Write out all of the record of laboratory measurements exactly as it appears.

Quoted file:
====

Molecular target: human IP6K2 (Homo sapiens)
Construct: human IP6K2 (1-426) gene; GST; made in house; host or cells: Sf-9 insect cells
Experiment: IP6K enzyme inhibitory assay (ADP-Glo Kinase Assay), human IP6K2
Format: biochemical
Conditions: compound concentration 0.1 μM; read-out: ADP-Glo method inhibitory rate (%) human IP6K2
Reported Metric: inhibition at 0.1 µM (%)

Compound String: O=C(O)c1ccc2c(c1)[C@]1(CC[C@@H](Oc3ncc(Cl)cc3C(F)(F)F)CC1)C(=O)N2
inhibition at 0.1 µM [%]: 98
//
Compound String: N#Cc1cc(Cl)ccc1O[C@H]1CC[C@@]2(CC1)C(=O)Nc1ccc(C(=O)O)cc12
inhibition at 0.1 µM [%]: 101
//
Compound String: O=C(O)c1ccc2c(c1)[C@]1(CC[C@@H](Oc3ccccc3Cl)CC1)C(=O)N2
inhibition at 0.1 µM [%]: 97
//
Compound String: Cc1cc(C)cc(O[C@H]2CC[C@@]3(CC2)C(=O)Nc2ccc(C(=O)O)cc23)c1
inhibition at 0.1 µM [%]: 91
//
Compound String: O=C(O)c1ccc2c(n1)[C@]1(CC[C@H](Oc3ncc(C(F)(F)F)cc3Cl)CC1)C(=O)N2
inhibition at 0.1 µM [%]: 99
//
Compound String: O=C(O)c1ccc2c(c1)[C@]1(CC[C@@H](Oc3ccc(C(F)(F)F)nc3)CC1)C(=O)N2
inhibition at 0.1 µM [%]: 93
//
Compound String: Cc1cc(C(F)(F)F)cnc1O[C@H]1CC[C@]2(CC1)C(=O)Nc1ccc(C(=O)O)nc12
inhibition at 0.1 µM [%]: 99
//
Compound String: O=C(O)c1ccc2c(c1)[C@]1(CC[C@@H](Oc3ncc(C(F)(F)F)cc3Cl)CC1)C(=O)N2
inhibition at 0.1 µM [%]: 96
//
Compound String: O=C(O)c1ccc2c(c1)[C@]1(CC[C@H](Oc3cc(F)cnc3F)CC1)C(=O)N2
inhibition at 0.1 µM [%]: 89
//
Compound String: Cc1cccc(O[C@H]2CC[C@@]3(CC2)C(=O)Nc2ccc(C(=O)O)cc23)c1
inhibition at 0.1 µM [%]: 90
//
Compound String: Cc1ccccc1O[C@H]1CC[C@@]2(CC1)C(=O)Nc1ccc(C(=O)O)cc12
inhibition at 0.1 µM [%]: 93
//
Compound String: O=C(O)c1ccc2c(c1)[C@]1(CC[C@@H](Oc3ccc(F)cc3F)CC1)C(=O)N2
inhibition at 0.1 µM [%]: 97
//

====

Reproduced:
Molecular target: human IP6K2 (Homo sapiens)
Construct: human IP6K2 (1-426) gene; GST; made in house; host or cells: Sf-9 insect cells
Experiment: IP6K enzyme inhibitory assay (ADP-Glo Kinase Assay), human IP6K2
Format: biochemical
Conditions: compound concentration 0.1 μM; read-out: ADP-Glo method inhibitory rate (%) human IP6K2
Reported Metric: inhibition at 0.1 µM (%)

Compound String: O=C(O)c1ccc2c(c1)[C@]1(CC[C@@H](Oc3ncc(Cl)cc3C(F)(F)F)CC1)C(=O)N2
inhibition at 0.1 µM [%]: 98
//
Compound String: N#Cc1cc(Cl)ccc1O[C@H]1CC[C@@]2(CC1)C(=O)Nc1ccc(C(=O)O)cc12
inhibition at 0.1 µM [%]: 101
//
Compound String: O=C(O)c1ccc2c(c1)[C@]1(CC[C@@H](Oc3ccccc3Cl)CC1)C(=O)N2
inhibition at 0.1 µM [%]: 97
//
Compound String: Cc1cc(C)cc(O[C@H]2CC[C@@]3(CC2)C(=O)Nc2ccc(C(=O)O)cc23)c1
inhibition at 0.1 µM [%]: 91
//
Compound String: O=C(O)c1ccc2c(n1)[C@]1(CC[C@H](Oc3ncc(C(F)(F)F)cc3Cl)CC1)C(=O)N2
inhibition at 0.1 µM [%]: 99
//
Compound String: O=C(O)c1ccc2c(c1)[C@]1(CC[C@@H](Oc3ccc(C(F)(F)F)nc3)CC1)C(=O)N2
inhibition at 0.1 µM [%]: 93
//
Compound String: Cc1cc(C(F)(F)F)cnc1O[C@H]1CC[C@]2(CC1)C(=O)Nc1ccc(C(=O)O)nc12
inhibition at 0.1 µM [%]: 99
//
Compound String: O=C(O)c1ccc2c(c1)[C@]1(CC[C@@H](Oc3ncc(C(F)(F)F)cc3Cl)CC1)C(=O)N2
inhibition at 0.1 µM [%]: 96
//
Compound String: O=C(O)c1ccc2c(c1)[C@]1(CC[C@H](Oc3cc(F)cnc3F)CC1)C(=O)N2
inhibition at 0.1 µM [%]: 89
//
Compound String: Cc1cccc(O[C@H]2CC[C@@]3(CC2)C(=O)Nc2ccc(C(=O)O)cc23)c1
inhibition at 0.1 µM [%]: 90
//
Compound String: Cc1ccccc1O[C@H]1CC[C@@]2(CC1)C(=O)Nc1ccc(C(=O)O)cc12
inhibition at 0.1 µM [%]: 93
//
Compound String: O=C(O)c1ccc2c(c1)[C@]1(CC[C@@H](Oc3ccc(F)cc3F)CC1)C(=O)N2
inhibition at 0.1 µM [%]: 97
//